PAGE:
Seymour Hersh

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Seymour Hersh
Seymour Hersh-IPS.jpg
Seymour Hersh at the 2004 Letelier-Moffitt Human Rights Award
Born (1937-04-08) April 8, 1937 (age 77)
Chicago, Illinois, United States
Alma mater University of Chicago
Occupation Journalist
Spouse(s) Elizabeth Sarah Klein
Awards Polk Award (1969, 1973, 1974, 1981, 2004)[1][2]
Pulitzer Prize (1970)[3]
George Orwell Award (2004)[4]

Seymour Myron "Sy" Hersh (born April 8, 1937) is an American investigative journalist and author based in Washington, D.C. He is a regular contributor to The New Yorker magazine on military and security matters. He has also won two National Magazine Awards and is a five-time Polk winner and recipient of the 2004 George Orwell Award.[5]

He first gained worldwide recognition in 1969 for exposing the My Lai Massacre and its cover-up during the Vietnam War, for which he received the 1970 Pulitzer Prize for International Reporting. His 2004 reports on the US military's mistreatment of detainees at Abu Ghraib prison gained much attention.

Early years[edit]

Hersh was born in Chicago to Yiddish-speaking Lithuanian Jewish parents who emigrated to the US from Lithuania and Poland and ran a dry-cleaning shop in the far west side neighborhood of Chicago, called Austin. After graduating from the University of Chicago with a history degree, Hersh found himself struggling to find a job. He began working at Walgreens before being accepted into University of Chicago Law School but was soon expelled for poor grades.[6] After returning for a short time to Walgreens, Hersh began his career in journalism as a police reporter for the City News Bureau in 1959. He later became a correspondent for United Press International in South Dakota. In 1963, he went on to become a Chicago and Washington correspondent for the Associated Press. While working in Washington Hersh first met and befriended I. F. Stone, whose I. F. Stone's Weekly would serve as an initial inspiration for Hersh's later work. It was during this time that Hersh began to form his investigative style, often walking out of regimented press briefings at the Pentagon and seeking out one-on-one interviews with high-ranking officers. After a falling out with the editors at the AP when they insisted on watering down a story about the US government's work on biological and chemical weapons, Hersh left the AP and sold his story to The New Republic. During the 1968 presidential election, he served as press secretary for the campaign of Senator Eugene McCarthy After leaving the McCarthy campaign, Hersh returned to journalism as a freelancer covering the Vietnam War. In 1969, Hersh received a tip from Geoffrey Cowan of The Village Voice regarding an Army lieutenant being court-martialled for killing civilians in Vietnam. His subsequent investigation, sold to the Dispatch News Service, was run in thirty-three newspapers and exposed the My Lai massacre, winning him the Pulitzer Prize in 1970.[6][7]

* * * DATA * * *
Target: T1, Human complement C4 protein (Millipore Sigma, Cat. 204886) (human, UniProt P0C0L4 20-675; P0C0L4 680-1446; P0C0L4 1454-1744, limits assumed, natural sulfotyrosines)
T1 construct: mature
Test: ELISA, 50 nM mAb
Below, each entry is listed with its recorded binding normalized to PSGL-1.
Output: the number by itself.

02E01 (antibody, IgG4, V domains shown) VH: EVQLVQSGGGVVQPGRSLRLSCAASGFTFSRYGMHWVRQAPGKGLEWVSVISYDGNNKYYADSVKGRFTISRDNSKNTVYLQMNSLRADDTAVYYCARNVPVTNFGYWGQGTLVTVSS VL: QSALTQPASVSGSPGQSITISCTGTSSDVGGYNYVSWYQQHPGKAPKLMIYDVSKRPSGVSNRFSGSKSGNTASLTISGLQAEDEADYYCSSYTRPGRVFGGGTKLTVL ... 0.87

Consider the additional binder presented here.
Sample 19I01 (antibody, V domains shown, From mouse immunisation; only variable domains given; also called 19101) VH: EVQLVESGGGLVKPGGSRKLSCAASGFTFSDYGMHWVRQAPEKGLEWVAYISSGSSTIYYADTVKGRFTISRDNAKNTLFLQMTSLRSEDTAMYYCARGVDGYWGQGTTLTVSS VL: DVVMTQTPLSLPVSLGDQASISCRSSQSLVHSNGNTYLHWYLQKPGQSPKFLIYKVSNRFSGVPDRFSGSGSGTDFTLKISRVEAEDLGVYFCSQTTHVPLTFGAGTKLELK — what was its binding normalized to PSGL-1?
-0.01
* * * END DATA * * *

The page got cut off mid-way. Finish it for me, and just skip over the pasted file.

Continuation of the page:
In 1972, Hersh was hired as a reporter for the Washington bureau of The New York Times, where he served from 1972 to 1975 and again in 1979. In 1975, Hersh was active in the investigation and reporting of Project Azorian (which he called Project Jennifer), the Central Intelligence Agency's clandestine effort to raise a Soviet submarine using the Howard Hughes' Glomar Explorer.

After the New York Times[edit]

His 1983 book The Price of Power: Kissinger in the Nixon White House won him the National Book Critics Circle Award and the Los Angeles Times book prize in biography. In 1985, Hersh contributed to the PBS television documentary Buying the Bomb. In 1993 Hersh became a regular contributor to The New Yorker.[8]

Hersh has appeared regularly on the Democracy Now! show.[9]

Selected stories[edit]

My Lai Massacre[edit]

On November 12, 1969, Hersh reported the story of the My Lai Massacre, in which hundreds of unarmed Vietnamese civilians were murdered by US soldiers in March 1968.[10] The report prompted widespread condemnation around the world and reduced public support for the Vietnam War in the United States. The explosive news of the massacre fueled the outrage of the US peace movement, which demanded the withdrawal of US troops from Vietnam. Hersh wrote about the massacre and its cover-up in My Lai 4: A Report on the Massacre and Its Aftermath and Cover-up: The Army's Secret Investigation of the Massacre at My Lai 4. A movie was produced, based on this book, by Italian director Paolo Bertola in 2009.[11]

Hersh had been directed to the Calley court-martial by Geoffrey Cowan of the Village Voice and later remarked that "fame, fortune, and glory raced through my mind. What a story!" A critical attitude to Hersh perceives him as the mere instrument by which the My Lai massacre became public knowledge and a part of the machine with which the army built its case against a scape-goat. Hersh served in this way to shape the memory the military wanted — an exceptional atrocity, an anomaly, that was dealt with. [12]